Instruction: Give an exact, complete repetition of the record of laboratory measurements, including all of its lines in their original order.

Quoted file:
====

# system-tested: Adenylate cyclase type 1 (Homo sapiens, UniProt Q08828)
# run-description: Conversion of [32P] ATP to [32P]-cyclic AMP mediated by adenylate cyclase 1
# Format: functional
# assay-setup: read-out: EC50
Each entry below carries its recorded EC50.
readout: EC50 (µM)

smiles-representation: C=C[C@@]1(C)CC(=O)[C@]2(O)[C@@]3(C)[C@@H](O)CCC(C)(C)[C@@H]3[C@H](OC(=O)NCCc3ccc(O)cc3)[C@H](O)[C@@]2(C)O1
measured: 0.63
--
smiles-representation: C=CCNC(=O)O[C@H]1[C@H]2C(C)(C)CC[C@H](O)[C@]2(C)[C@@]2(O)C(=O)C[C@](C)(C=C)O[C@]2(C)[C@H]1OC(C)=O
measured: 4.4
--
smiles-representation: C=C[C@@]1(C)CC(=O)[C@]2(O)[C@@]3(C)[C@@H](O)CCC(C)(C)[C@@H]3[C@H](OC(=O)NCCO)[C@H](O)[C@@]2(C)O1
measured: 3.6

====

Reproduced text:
# system-tested: Adenylate cyclase type 1 (Homo sapiens, UniProt Q08828)
# run-description: Conversion of [32P] ATP to [32P]-cyclic AMP mediated by adenylate cyclase 1
# Format: functional
# assay-setup: read-out: EC50
Each entry below carries its recorded EC50.
readout: EC50 (µM)

smiles-representation: C=C[C@@]1(C)CC(=O)[C@]2(O)[C@@]3(C)[C@@H](O)CCC(C)(C)[C@@H]3[C@H](OC(=O)NCCc3ccc(O)cc3)[C@H](O)[C@@]2(C)O1
measured: 0.63
--
smiles-representation: C=CCNC(=O)O[C@H]1[C@H]2C(C)(C)CC[C@H](O)[C@]2(C)[C@@]2(O)C(=O)C[C@](C)(C=C)O[C@]2(C)[C@H]1OC(C)=O
measured: 4.4
--
smiles-representation: C=C[C@@]1(C)CC(=O)[C@]2(O)[C@@]3(C)[C@@H](O)CCC(C)(C)[C@@H]3[C@H](OC(=O)NCCO)[C@H](O)[C@@]2(C)O1
measured: 3.6